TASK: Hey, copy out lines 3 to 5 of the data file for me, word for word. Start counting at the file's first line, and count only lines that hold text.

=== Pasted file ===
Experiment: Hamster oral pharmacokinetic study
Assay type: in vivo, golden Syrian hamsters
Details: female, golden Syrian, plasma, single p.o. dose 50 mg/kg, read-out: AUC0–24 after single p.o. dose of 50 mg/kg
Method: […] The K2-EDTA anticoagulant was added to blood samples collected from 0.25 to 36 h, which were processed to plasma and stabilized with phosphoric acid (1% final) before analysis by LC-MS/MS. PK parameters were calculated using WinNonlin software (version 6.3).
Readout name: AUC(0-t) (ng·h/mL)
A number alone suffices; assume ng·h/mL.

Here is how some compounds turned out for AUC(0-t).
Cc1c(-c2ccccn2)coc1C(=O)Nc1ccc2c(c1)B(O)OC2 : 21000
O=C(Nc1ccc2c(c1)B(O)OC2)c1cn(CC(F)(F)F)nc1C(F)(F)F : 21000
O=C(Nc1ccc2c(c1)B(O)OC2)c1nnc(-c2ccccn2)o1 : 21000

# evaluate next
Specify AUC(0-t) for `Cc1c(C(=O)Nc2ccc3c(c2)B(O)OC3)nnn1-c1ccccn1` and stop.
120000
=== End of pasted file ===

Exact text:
Details: female, golden Syrian, plasma, single p.o. dose 50 mg/kg, read-out: AUC0–24 after single p.o. dose of 50 mg/kg
Method: […] The K2-EDTA anticoagulant was added to blood samples collected from 0.25 to 36 h, which were processed to plasma and stabilized with phosphoric acid (1% final) before analysis by LC-MS/MS. PK parameters were calculated using WinNonlin software (version 6.3).
Readout name: AUC(0-t) (ng·h/mL)